Filipino Wedding Traditions

Traditionally the groom’s family pays for the wedding and the grandparents act as the primary witnesses or sponsors. The bride’s gown is often custom made and both the bride and groom wear white. It is bad luck for the bride to try on her dress before the wedding day and to wear pearl jewelry, which is considered a bad omen. The groom wears a sheer, long-sleeve button-up shirt (barong tagalog) that is worn un-tucked over black pants with a white t-shirt underneath... read more>>

French Wedding Traditions

The groom customarily walks his mother down the aisle before arriving at the alter to be married. This is a lovely gesture that can be easily adopted and will surely elicit a collective "aww" from the audience... read more>>

German Wedding Traditions

Breaking dishes, pots, or anything that will break into pieces and then cleaning it up together is said to bring good luck to the bride and groom just before the wedding. The idea is to prepare the bride and groom for facing life's trials... read more>>

Greek Wedding Traditions

Even before the betrothal, the mother of the bride usually spends years collecting various household items for her daughter’s dowry. When the dowry has been presented to the couple, local girls volunteer to set up and decorate... read more>>

Indian Wedding Traditions

Indian weddings are traditionally multi-day affairs, and involve many intricate ceremonies, such as the painting of the hands and feet of the bride called a mehndi. Garlands are presented to guests of honor instead of corsages, and lots of flower or rose petals are thrown for good... read more>>

Irish Wedding Traditions

The night before the wedding, the groom would be invited to the bride’s house, where a cooked goose would be served in his honor. A sunny wedding day meant good luck, and one way to insure it would be a fine day was to place a statue of the Infant of Prague outside the church before the ceremony... read more>>

Italian Wedding Traditions

During the proposal, a groom will typically serenade her first and then present her with a diamond ring because of the belief that a diamond was created by the flames of love... read more>>

Japanese Wedding Traditions

The Japanese ritual of "san-san-kudo", the three by three exchange is rich with meaning. It is performed by the bride and groom and both sets of parents; each person takes 3 sips of sake from each of 3 cups. The first 3 represent three couples, the bride and groom, and their parents. The second 3 represent three human flaws: hatred, passion, and ignorance. "Ku", or 9 is a lucky number in Japanese culture. And "do" means deliverance from the three flaws... read more>>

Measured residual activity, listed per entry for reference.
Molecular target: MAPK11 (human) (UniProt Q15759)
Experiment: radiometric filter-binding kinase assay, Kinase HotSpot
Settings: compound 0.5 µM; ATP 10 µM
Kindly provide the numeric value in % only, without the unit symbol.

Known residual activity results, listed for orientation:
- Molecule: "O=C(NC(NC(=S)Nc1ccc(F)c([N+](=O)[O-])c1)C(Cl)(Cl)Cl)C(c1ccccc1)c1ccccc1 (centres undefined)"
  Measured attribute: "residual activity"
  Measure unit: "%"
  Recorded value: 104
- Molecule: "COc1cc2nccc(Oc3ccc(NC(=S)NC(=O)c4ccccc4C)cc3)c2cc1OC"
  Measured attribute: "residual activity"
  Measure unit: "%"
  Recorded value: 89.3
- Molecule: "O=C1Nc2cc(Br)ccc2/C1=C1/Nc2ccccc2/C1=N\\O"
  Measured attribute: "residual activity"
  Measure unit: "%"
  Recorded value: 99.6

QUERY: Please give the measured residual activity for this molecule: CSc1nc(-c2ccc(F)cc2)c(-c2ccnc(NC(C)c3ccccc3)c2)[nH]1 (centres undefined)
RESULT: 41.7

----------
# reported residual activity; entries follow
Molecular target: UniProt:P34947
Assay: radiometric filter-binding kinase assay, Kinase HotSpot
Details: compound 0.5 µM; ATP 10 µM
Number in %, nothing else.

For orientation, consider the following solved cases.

Korean Wedding Traditions

Before the wedding takes place, a bride must participate in a traditional introduction ceremony where she is accepted into... read more>>

Spanish / Latin-American Wedding Traditions

Spanish culture is filled with rich traditions. Historically, the night before the wedding, hand lanterns were used to light the way from the groom’s home to the bride's home. The groom's family would then carry a wedding chest filled with gifts for the bride's family... read more>>

Scottish Wedding Traditions

During the engagement, Scottish brooches (Luckenbooth) are given as tokens of love and they are usually made of silver and engraved with two intertwined hearts. If the couple pins it to the blanket of their first born it will bring... read more>>

Swedish Wedding Traditions

An old and adorable Swedish custom is for the bride to carry coins in her shoes. One silver coin in her left shoe from her father, and one gold coin in her right from her mother are used to ensure that she will never go without... read more>>

Vietnamese Wedding Traditions

It is customary for the mother-in-law to bestow upon the bride pink chalk, which symbolizes a rosy future for the couple. The date and time of the ceremony is usually determined by a Buddhist monk or fortune teller... read more>>